Why a cat’s safety matters to writers

It is a little late in the day to call this a “Mimosa Morning” effort, but this week got away from me. I kept thinking I have time…and then, I didn’t.

That said, I was mulling over what I wanted to write, and now I have time to sit down and share my thoughts about a workshop I took a week ago. The subject was “Save the Cat!”  which I’m sure you have heard about.  The book by the late Blake Snyder is about screenwriting.  It’s not a new book, but it has been getting attention lately from authors who have no intention of writing a movie or TV show.

I suppose with an audience whose find the hour-long TV program or movie pattern the norm, we writers need to get on board. It’s like children whose attention spans have been shortened by the 30-second commercial or sound bite — teachers have had to change their methods in order to get their lessons across before the kids start squirming and asking when the commercial recess is coming.

Actually, thinking of a novel as a three-act play is not that new. We all learned in high school English class about the introduction, the climax, and the denouement. Act I introduces the characters and the conflict, Act II ends with a jaw- and curtain-dropping revelation, and Act II clears everything up.

Still, I am intrigued by the idea of having an outline, or blueprint to work from. I have always started writing with a vague idea of where I want to end up, and happy to take detours along the way. I can’t say it’s been successful, outside of the fact that I have found a few publishers willing to take a chance on me. Deep down, I have always felt that having read hundreds, maybe thousands, of books in my life time ( two-three a week since third grade when I mastered chapter books and got hooked on Alcott), I had to have absorbed at least some of the rudimentary rules of writing. I know if something works or if it doesn’t.

But I’m tempted to give this a try. We’ll see if I can stay the course or if I get a really great idea for a plot twist halfway thought and march off to the beat of my own drum.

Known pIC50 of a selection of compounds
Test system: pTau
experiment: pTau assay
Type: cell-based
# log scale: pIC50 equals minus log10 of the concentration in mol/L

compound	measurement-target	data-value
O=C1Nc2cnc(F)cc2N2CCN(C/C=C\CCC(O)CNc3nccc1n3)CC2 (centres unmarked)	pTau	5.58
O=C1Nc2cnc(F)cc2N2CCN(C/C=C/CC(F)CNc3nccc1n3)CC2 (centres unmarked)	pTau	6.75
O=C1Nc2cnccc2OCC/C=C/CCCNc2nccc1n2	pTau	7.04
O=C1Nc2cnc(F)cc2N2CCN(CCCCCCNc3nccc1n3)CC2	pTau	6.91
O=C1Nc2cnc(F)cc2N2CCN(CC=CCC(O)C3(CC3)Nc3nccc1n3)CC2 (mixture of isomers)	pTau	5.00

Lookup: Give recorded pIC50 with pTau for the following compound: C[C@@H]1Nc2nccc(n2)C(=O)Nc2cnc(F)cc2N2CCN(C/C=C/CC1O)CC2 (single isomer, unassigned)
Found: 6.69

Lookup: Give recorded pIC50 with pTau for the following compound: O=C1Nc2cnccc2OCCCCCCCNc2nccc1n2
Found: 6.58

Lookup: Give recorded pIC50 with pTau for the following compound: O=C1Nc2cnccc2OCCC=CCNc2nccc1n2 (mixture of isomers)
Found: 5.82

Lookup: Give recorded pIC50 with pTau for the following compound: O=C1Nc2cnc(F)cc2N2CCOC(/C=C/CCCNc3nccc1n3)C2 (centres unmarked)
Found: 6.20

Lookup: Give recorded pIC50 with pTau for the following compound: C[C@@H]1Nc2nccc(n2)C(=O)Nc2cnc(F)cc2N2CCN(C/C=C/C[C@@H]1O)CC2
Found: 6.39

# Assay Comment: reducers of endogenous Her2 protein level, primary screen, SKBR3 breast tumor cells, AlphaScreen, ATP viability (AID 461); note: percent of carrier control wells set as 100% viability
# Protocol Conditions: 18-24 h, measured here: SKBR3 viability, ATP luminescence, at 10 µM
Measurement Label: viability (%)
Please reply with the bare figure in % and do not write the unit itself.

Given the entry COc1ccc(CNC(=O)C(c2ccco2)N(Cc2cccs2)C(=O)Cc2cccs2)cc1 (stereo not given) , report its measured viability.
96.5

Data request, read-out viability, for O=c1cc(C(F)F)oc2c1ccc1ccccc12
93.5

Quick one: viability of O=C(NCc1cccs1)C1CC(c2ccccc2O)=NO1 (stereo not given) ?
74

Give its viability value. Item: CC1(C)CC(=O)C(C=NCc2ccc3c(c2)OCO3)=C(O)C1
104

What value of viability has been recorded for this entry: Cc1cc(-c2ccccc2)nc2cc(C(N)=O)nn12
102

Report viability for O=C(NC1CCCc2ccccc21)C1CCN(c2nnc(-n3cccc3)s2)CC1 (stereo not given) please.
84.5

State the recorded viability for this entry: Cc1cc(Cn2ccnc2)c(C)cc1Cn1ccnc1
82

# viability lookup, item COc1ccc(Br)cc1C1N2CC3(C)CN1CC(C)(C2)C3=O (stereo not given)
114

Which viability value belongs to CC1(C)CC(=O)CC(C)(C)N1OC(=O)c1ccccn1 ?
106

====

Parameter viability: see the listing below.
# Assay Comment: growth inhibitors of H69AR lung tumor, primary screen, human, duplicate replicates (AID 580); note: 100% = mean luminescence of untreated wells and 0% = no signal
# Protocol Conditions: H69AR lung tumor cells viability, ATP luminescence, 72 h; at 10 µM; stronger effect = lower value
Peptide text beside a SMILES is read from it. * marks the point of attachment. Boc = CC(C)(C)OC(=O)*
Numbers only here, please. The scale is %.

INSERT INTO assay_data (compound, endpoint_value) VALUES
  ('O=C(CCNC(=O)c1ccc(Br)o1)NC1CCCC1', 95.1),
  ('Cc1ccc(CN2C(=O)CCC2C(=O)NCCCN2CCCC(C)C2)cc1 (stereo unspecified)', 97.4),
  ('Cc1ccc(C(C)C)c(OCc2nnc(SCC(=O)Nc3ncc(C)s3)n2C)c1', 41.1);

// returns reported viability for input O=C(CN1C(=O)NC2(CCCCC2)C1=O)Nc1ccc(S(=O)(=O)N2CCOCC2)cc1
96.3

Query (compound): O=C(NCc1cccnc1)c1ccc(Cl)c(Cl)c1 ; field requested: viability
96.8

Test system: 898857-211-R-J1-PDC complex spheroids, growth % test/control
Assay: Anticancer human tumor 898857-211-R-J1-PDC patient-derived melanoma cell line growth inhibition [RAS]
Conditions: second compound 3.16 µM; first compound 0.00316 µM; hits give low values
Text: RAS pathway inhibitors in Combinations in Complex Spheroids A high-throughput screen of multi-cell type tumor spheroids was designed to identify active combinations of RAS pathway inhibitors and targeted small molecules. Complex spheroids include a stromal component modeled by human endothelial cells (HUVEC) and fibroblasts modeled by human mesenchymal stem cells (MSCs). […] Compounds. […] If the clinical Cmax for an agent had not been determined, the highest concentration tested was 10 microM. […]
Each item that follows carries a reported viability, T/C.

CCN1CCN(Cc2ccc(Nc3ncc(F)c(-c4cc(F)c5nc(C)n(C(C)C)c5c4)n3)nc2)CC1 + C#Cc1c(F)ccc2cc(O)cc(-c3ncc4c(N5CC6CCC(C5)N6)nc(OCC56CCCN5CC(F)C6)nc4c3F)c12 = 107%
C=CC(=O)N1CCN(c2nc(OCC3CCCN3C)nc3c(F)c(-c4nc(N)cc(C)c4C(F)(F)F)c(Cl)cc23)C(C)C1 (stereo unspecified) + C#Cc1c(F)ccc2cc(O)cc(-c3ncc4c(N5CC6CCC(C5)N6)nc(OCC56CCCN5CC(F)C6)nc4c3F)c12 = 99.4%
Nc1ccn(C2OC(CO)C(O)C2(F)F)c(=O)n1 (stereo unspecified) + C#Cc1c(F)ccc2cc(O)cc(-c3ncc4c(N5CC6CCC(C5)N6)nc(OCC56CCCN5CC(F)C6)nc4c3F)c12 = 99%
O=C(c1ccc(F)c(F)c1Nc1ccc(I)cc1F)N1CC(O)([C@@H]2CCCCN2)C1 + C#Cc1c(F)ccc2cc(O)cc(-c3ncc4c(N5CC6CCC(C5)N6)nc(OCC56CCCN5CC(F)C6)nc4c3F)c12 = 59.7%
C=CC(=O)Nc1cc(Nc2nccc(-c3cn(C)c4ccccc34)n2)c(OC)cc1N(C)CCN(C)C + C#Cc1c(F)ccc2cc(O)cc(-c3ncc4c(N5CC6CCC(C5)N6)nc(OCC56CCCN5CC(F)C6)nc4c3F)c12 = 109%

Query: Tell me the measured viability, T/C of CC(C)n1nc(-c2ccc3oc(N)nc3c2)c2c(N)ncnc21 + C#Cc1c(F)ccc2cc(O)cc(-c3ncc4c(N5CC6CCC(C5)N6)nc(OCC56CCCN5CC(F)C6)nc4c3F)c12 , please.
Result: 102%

And, I’m still not sure of what “Save the Cat” means. I read some reviews (surprise, a few writers hate the entire concept or Snyder himself, it was hard to tell which) and it appears it means having your hero (or villain) find sympathy with your audience/reader by doing something kind like saving a cat, I presume from a tree or roof. Or by not throwing it out by the tail when it jumps on your keyboard and deletes that wonderful paragraph you just worked on for four hours.

What do you think? Can you write a book by following a blueprint? Does the concept help or hinder the free flow of ideas?

I”d love to hear from you.





2 Comments (+add yours?)

  1. Helen Pollard
    Oct 22, 2014 @ 14:53:24

    The thought of writing to a blueprint goes against my natural instincts. There’s bound to be the basics, of course – beginning, middle, end – in a romance maybe attraction/conflict/resolution – but I would hate to feel too constrained. Although I always have some idea of where I want to go, I like to let the characters take me along for the ride rather than the other way around – and the characters haven’t always heard of a blueprint.
    Having said that, I would recommend ‘How Not to Write a Novel’ by Sandra Newman & Howard Mittelmark. It’s funny, irreverent – and often too close to the bone as you read it and think “Oh no, do I do that?” and “Oops, I definitely do that and shouldn’t.” If you don’t like the kind of book that tells you how you should go about your writing, then this might be worth a read.


  2. Sandy Bruney
    Oct 22, 2014 @ 15:37:26

    Thanks for the tip. I think I need some kind of outline, not a blueprint, just so I keep my mind on a straight path. But I definitely enjoy my characters telling me they have a better idea!


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